NEW DELHI: On June 6, a gay man and his group of friends in South Delhi’s Hauz Khas Area were subjected to assault, name calling and sexually colored insults by Delhi Police.

The ‘crime’: hugging an acquaintance. Blogger and fashion professional Anurag Dubey was leaving a restaurant in Hauz Khas’s Aurobindo Market, when he met an acquaintance -- a trans woman -- and exchanged a hug. The exchange sparked an angry reaction from cops on duty in the area. Dubey and his friends were reportedly beaten, with the cops hurling homophobic abuses.

The cops’ intervention and tone is yet another incident of hate directed at the LGBTQ+ community, and once again brings into question the safety and freedom of the community in India’s capital.

The Citizen spoke to the victim, Anurag Dubey, a blogger and fashion professional. “There was no fault of mine and the constable assaulted me because I was simply talking to a trans woman and was made an easy target probably because of the way I express myself and my distinct appearance and the certain flamboyant way of dressing.”

“I have piercings and colored hair so I usually have been targeted by the police. Many times in the past also I have been stopped and they did ask for my number and address and asked questions like where am I going, why do I look this way and basically I have been sexualised several times because of my appearance.”

The Citizen spoke to one of the friends of the victim, R Madhu Mita, a fashion professional from Tamil Nadu, who was also present that night. “ Because of my lack of Hindi speaking skills, I was mistaken as a Nigerian by the Delhi cops and had to face the stereotypes associated with the same.”

“Basically on June 6 we were in the Summer House Café and after a while we booked our cab back around 11.30pm. We were simply walking towards the street and one of the friends, the victim, happened to bump into one of his acquaintance, who was a trans woman. My friend, Anurag just went over and hugged her. Suddenly the constable out of nowhere starts beating him. Initially for the first few seconds I was completely frozen. My mind and my body was frozen. I did not understand what was happening because we did not even do anything provocative or something which would induced such a reaction. The other two friends of ours were completely shaken and sacred. The kind of past experiences against the policing of the gay people have put them in such a state of fear that they just did not want to fight back; rather they would just get beaten up and walk home.”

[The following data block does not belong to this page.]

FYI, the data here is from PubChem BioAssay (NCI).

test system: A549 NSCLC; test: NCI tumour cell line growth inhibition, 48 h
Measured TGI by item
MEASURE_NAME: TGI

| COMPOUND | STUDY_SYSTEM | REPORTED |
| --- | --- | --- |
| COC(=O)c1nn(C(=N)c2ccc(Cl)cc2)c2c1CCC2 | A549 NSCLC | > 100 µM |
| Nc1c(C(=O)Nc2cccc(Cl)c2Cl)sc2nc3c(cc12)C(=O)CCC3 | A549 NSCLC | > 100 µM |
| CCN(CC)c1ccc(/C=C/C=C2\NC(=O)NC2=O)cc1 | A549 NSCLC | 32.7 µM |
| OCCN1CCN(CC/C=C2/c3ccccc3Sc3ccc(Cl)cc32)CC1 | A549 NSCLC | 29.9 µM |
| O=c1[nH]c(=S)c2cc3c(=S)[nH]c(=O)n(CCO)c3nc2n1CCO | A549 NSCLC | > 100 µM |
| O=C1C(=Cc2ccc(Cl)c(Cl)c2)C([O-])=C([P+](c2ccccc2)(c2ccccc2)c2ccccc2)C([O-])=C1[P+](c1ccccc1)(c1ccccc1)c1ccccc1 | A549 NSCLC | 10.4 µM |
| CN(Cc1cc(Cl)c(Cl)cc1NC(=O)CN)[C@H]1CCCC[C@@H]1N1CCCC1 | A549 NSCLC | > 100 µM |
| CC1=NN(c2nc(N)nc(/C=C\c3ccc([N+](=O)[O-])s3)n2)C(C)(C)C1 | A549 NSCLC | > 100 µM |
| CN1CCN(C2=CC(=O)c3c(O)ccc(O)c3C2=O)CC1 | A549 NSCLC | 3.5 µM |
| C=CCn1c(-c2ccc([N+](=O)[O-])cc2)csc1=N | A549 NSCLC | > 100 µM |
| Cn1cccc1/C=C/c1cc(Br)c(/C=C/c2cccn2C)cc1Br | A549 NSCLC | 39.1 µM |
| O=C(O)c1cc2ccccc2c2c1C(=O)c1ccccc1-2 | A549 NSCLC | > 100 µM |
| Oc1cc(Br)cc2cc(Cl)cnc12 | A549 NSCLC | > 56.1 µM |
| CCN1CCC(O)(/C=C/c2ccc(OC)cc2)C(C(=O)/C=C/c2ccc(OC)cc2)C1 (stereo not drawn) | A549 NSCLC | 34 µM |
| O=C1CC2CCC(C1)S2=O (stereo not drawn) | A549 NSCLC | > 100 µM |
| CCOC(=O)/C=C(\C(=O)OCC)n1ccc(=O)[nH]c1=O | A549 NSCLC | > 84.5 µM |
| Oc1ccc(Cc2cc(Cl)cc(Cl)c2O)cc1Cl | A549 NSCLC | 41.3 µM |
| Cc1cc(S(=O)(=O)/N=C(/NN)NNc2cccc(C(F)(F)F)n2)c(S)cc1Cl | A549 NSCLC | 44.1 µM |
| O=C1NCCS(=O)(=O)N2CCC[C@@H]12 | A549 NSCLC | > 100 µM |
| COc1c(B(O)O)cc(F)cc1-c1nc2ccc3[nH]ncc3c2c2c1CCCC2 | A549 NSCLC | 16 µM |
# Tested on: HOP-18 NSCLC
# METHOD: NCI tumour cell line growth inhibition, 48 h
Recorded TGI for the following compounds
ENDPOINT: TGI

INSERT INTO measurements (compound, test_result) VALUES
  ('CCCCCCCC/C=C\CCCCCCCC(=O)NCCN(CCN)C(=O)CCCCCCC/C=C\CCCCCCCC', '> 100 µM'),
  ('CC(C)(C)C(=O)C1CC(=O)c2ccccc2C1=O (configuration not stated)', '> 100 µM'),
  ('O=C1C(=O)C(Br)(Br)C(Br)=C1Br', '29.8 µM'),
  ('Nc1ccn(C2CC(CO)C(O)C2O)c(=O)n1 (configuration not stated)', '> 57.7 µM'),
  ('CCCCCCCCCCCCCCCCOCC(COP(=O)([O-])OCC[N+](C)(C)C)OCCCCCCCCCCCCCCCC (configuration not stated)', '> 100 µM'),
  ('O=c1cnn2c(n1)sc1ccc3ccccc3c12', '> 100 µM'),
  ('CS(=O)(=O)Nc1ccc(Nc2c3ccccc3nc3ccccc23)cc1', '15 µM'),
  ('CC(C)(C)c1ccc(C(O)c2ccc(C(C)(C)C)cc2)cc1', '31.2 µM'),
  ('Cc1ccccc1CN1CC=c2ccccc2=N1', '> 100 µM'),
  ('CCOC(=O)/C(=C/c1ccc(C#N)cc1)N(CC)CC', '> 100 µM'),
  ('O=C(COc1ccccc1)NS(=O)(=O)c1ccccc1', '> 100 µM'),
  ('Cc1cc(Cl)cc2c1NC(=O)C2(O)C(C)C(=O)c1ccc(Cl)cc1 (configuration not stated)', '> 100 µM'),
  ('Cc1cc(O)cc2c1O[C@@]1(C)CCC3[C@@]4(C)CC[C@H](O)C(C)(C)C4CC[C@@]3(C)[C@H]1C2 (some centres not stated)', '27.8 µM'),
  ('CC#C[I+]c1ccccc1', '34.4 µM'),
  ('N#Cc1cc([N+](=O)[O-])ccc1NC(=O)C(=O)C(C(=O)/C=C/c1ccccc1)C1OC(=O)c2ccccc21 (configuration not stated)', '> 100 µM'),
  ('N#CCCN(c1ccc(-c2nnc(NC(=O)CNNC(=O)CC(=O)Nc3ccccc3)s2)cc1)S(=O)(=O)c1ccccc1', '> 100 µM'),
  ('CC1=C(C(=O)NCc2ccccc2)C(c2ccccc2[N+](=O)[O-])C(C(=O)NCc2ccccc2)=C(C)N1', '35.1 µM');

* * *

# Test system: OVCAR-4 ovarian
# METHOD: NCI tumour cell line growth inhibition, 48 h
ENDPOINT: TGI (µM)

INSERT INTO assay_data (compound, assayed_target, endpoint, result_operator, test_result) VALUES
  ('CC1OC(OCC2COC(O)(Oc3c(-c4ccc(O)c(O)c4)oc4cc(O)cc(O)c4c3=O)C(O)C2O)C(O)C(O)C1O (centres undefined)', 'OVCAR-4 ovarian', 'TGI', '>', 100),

“But the friend of mine who was beaten up and myself, we are not the people who would give up. So we both started screaming and yelling but all the passersby stood by watching the whole drama unfold but nobody came forward. The constable who actually had beaten up my friends had vanished and ran away and fled the scene and the other bunch of cops tried to pacify us and told us to forget everything and go back to our places. They did not anticipate that we would react. The cops started refusing to name or recognise the constable when we demanded they reveal his identity so we can lodge a complaint.”

“Suddenly when my friend started clicking pictures of the jeep, the cops got agitated and angry and then caught my friend by the collar and shoved him into the jeep. So two of my friends went to the police station and one of my friend’s father came to rescue them. The police told the father that these people were creating a public nuisance but we will not file any charges if they delete the pictures. And the father had to also write an apology letter. Even in the police station my friends were made fun of because of the way they were looking and the police passed many harsh and hurtful comments.”

“Next day we did not want to give up and posted the whole incident and ranted on Twitter and social media and so many friends, family, activists, acquaintances reached out to us and retweeted the posts and made it viral. So the other day the ACP of South reached out to me and was being very humble and supportive and invited us to his office. We had a talk about the whole situation and he told us to take our time and lodge a complaint.So my friend will be lodging the complaint soon. He also invited us to deliver a sensitization class to explain to the cops who had done this.”

“I would be delivering the class surely because I never restricted myself to the cultural barriers but when people are so profiled it really hurts a lot and nobody needs to be treated and discriminated this way. The cops rather than anything else are very ignorant and not aware of people with different cultural and sexual backgrounds and put us all under a stereotypical category. They need to be make aware of because in today’s world there is no excuse for anyone to be racist or to treat people inappropriately.”

The Citizen contacted the Hauz Khas Area- Police station but they refused to comment.

The Citizen also spoke to a student of Delhi University who said, “The idea of two gender and sexes are deeply rooted in mainstream population and so is heteronormativity. Any deviation from it is almost considered as blasphemy that is often backed up under the garb of religion. Queerphobia, again, doesn't include active forms of violence but also takes place in subtle ways for instance the way lesbians are fetishized, the stereotyped idea about gay people in popular media or the simple dismissal of people's sexuality in everyday life which makes it harder to come out.”

“We're still fighting for 377 when it's 2018, a law that set in place decades ago. Institutionalised oppression and discrimination of openly gay people is another reason they're afraid to come out. Taken the recent incident in Delhi where a gay person was harassed for no reason at all shows how they're at the receiving end of violence. There are queer collectives at the collective/university level but queer people are considered a minority and thus ostracized.”